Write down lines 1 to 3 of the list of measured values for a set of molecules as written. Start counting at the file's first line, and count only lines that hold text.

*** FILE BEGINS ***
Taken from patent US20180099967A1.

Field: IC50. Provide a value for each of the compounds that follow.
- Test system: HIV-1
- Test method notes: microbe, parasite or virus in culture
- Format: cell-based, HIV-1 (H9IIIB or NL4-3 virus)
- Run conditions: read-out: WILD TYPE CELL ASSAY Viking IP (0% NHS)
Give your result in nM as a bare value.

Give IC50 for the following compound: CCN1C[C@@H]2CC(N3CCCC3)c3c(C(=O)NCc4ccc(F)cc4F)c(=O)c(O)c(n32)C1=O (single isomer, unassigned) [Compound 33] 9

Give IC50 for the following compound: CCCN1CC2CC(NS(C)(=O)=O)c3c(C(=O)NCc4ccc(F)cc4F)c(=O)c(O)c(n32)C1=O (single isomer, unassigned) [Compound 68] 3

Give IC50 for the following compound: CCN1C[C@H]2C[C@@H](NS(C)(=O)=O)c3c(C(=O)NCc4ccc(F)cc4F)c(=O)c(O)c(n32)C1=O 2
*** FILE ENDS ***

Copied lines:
Taken from patent US20180099967A1.

Field: IC50. Provide a value for each of the compounds that follow.
- Test system: HIV-1